What will it take for you to be truly happy? I’ll bet you have a list of hopes that finish the sentence: “I’ll be happy when…. ”
My list used to go like this: I’ll be happy when I have the job of my dreams. I’ll be happy when I live in a place I love. I’ll be happy when I have a husband who loves me and happy, healthy kids. I’ll be happy when I’m fitter. I’ll be happy when I have more money than I can spend.
Any of these sound familiar?
While hope is vital, waiting for happiness to arrive so you can really start living is a game that never ends.
The problem is even when these hopes finally become reality, they don’t make us as intensely happy for near as long as we think they will—leaving us feeling confused, ungrateful and wondering why on earth our happiness never seems to last.
Haven’t we all been there at some point?
The good news is there’s nothing wrong with you. Scientists have discovered that we have a built-in capacity to adapt to both the agony of defeat and the thrill of victory.
This phenomenon is known as “hedonic adaptation.” And it’s a completely normal part of human functioning that protects us from being dragged down into emotional pits and from experiencing nonstop joy.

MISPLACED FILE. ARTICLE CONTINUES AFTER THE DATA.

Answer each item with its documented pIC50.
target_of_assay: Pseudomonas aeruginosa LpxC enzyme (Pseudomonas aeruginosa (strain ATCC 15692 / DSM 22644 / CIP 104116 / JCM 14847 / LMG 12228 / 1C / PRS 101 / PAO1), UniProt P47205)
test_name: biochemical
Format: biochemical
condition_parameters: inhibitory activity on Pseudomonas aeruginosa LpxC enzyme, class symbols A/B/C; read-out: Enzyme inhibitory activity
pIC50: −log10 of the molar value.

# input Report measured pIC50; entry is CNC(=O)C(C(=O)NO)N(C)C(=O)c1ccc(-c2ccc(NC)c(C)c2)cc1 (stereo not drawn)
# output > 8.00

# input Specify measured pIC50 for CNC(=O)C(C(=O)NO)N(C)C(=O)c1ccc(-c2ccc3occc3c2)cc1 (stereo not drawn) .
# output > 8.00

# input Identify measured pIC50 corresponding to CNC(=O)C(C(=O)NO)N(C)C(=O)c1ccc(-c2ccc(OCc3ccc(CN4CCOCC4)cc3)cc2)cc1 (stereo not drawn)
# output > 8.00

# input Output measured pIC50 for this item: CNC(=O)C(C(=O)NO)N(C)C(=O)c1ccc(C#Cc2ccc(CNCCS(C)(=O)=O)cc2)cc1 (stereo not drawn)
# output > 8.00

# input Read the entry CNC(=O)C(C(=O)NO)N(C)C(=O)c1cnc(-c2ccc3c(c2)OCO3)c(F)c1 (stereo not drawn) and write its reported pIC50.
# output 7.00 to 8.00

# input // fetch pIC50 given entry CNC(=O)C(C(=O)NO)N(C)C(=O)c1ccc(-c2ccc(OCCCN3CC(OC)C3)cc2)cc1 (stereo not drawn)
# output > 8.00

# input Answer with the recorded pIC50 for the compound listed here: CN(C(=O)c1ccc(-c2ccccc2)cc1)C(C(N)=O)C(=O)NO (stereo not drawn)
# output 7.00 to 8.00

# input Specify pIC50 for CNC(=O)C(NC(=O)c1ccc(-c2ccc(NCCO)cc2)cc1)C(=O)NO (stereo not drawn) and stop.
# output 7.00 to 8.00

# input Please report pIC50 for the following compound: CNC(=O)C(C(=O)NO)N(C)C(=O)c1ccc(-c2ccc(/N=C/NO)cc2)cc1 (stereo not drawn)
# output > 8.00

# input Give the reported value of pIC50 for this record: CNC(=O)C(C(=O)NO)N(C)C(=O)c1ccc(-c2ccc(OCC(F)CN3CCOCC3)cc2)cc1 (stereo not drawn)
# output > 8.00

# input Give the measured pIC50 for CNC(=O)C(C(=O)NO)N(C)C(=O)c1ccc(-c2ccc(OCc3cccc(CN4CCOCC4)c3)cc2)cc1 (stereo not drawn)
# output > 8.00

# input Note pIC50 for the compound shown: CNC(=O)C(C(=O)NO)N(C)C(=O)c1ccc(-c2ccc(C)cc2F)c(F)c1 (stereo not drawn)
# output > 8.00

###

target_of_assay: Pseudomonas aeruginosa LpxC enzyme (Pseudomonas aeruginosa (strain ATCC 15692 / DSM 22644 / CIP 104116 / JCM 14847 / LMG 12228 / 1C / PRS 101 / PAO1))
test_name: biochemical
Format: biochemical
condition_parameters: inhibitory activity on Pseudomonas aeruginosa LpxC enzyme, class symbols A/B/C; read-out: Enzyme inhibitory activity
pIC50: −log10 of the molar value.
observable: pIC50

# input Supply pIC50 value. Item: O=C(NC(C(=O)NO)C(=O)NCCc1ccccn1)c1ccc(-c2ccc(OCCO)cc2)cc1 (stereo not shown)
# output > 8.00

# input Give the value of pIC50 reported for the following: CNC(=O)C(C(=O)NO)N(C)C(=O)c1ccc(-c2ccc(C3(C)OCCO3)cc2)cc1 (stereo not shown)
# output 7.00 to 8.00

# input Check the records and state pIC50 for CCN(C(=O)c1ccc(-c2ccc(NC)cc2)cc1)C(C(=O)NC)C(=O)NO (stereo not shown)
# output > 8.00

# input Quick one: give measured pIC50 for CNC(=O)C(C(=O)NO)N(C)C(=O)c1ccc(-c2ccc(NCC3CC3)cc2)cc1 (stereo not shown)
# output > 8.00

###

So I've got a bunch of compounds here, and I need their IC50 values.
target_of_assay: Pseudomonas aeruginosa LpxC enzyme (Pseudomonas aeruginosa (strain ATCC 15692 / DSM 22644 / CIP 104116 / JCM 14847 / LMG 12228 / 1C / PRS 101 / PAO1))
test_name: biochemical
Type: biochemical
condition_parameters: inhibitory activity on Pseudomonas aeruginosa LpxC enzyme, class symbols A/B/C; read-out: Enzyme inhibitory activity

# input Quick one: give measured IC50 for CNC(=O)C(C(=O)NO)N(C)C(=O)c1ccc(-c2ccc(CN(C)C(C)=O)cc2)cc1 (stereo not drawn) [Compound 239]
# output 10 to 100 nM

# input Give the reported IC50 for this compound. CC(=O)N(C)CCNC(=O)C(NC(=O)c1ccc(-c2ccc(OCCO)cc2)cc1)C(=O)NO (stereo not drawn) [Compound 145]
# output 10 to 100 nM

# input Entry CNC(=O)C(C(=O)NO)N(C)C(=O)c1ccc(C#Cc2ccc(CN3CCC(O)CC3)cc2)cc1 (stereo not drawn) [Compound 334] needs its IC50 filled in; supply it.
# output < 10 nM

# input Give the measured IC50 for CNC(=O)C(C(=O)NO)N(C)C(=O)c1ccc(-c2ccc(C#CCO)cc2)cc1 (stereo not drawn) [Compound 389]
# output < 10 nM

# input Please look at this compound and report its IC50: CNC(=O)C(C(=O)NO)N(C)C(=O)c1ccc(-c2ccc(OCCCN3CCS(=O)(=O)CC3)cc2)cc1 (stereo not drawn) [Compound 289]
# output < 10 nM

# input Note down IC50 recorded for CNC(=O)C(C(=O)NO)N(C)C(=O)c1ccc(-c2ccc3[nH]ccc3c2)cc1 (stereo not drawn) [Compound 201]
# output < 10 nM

Professor Sonya Lyubomirsky in her new book The Myths of Happiness notes that what’s particularly fascinating about this phenomenon is that it becomes more pronounced with respect to positive experiences.
We all adapt to things that make us happy.
In fact, we’re prone to take for granted pretty much everything positive that happens to us. Be it a new relationship, a new job or incredible wealth, over time these changes yield fewer and fewer rewards.
Luckily, research suggests several secrets to overcoming, forestalling or at least slowing down hedonic adaptation, including:
- Truly appreciating what you have
- The importance of variety
- The power of novelty and surprise
- Finding new meaning in what you’re doing
- Not comparing yourself to others
Instead of despairing about why things no longer made me happy, I learned to use these approaches to tweak my experiences and restore the joy in the things I’d longed for. While I still have hopes for the future, they’re no longer hopes on which my happiness depends. I’ve finally learned how to be happy right now.
What can you try to stall hedonic adaptation when it comes to your happiness?